It’s the ability of your site to attract the attention of, and guide your visitor on, the journey from a looker, to a reader to a buyer or raving fan.
When your site content and visual appearance align with—and reflect your—values, your site becomes an unique reflection of you and your work. You then have the opportunity to do work or sell products that create sustainability for you and your reader—work that you are passionate about and that makes a difference in the world.
Because when your reader resonates with what she sees and reads, she will feel confident that she is in the right place.
In those first meet-‘n’-greet moments, sustainable website design visuals need to “accurately reflect the quality of the organization and convey ease of use.*” Your site has to visually resonate with your reader or she will not take a next step.
That next step you want her to take needs to provide an answer. An answer that is both useful—it has the potential to solve her current challenge—and appealing—it has the potential to engage, delight, hold her interest long enough to connect.
- The answer she seeks in that moment will vary. It may be—
- a desire to be entertained
- a need for more information on a topic of interest
- a need for a service or product to resolve a stuck place
- a bit of code to DYI her website
Sustainable website design includes the details. The colors used for your site, the amount of white space or clutter, the density of text or even if there is constant motion from animated gifs or auto-play videos. All of these details evoke emotions that attract or repel in your site visitor.
How to help your website business partner show up fully
Now you know the power of a great business partnership with your website. Before you can endow your partner with sustainable attributes, you need to have clarity.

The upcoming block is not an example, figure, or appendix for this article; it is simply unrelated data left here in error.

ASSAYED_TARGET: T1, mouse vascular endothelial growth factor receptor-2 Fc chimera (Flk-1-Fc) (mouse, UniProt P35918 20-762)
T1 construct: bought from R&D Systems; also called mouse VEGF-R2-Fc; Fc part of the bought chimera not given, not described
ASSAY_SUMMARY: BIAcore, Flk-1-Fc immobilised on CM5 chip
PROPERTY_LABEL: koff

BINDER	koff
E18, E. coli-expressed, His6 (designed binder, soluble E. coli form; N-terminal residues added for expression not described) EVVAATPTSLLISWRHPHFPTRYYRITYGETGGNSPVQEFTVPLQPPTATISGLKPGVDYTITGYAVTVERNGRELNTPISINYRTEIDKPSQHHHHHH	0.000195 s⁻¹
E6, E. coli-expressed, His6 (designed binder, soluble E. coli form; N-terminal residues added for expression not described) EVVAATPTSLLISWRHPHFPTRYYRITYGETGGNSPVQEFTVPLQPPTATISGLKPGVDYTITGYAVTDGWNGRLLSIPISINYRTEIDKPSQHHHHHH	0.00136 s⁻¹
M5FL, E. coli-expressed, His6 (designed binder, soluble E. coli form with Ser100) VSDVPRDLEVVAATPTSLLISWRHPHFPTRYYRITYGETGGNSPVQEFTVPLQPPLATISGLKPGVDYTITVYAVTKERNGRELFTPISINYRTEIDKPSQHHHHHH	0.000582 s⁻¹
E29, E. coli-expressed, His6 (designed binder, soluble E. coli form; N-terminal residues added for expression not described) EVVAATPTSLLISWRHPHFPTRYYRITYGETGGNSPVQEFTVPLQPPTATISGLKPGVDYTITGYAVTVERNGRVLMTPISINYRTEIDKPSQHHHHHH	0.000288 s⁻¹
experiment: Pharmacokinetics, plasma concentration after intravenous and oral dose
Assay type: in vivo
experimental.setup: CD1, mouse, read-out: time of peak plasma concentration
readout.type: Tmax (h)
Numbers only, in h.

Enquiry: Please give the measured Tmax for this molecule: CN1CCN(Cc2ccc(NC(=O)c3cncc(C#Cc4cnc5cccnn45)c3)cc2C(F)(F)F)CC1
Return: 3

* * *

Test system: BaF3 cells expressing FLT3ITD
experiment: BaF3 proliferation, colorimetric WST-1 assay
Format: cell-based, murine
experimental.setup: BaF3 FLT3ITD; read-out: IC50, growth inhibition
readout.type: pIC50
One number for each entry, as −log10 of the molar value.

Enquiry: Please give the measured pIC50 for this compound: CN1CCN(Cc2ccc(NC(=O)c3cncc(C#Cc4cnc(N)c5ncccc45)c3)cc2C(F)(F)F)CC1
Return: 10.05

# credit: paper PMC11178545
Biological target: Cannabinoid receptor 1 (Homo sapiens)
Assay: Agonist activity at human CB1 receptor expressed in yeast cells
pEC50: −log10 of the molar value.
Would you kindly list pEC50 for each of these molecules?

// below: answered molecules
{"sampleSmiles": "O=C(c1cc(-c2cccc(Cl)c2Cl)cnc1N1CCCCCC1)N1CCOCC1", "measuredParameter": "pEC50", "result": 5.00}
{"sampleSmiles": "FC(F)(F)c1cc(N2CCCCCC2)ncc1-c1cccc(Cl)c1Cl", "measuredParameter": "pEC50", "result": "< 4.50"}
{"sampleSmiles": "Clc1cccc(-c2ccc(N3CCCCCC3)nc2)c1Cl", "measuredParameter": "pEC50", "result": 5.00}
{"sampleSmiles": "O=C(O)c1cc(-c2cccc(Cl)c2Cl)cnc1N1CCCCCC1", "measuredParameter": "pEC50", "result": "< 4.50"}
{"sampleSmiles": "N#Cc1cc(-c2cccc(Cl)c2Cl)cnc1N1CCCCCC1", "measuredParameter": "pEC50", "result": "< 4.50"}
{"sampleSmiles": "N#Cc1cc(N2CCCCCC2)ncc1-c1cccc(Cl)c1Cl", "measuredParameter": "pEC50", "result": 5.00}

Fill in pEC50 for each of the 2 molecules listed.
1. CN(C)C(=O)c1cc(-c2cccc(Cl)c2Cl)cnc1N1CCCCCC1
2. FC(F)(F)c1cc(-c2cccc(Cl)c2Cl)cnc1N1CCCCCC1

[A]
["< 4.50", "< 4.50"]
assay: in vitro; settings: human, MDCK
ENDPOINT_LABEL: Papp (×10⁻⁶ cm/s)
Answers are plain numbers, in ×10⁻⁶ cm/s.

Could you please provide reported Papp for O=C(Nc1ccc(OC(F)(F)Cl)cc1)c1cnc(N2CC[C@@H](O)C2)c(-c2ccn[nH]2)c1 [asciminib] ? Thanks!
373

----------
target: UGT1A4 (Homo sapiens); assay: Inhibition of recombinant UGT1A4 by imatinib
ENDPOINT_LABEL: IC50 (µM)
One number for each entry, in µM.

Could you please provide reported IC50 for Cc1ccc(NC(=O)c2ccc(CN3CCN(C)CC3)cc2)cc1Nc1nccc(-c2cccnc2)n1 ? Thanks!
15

The following 5 steps can guide you to the clarity required to create a new, or evaluate and revise an existing, website so that it can be an effective partner who makes a great first impression.
A 5 steps to clarity process
- Make a list of all the qualities you appreciate about yourself. Include all the qualities that pop into your mind, even if you cannot see how a quality relates to your business.Write the list in a column down the left side of a piece of paper using a pen or pencil. I know, paper and pen? You’ll see in step four why.
- When you feel the list is complete (you can always add to it later if more qualities arise), draw a line down the right side of the column of words you just created.Read each word and write an opposite word on the other side of the line next to the quality you appreciate about yourself.
For example, you might appreciate that you are organized. A few opposite choices might be a messy, or chaotic. Or you might be good at follow up with customer inquiries with an opposite of not responding to inquires in a timely manner or responding timely yet without clearly answering the customer’s question.
There is no right or wrong. And as in the above examples, there may be more than one opposite. You can choose to list all opposites or pick one, especially if one word is a bigger trigger.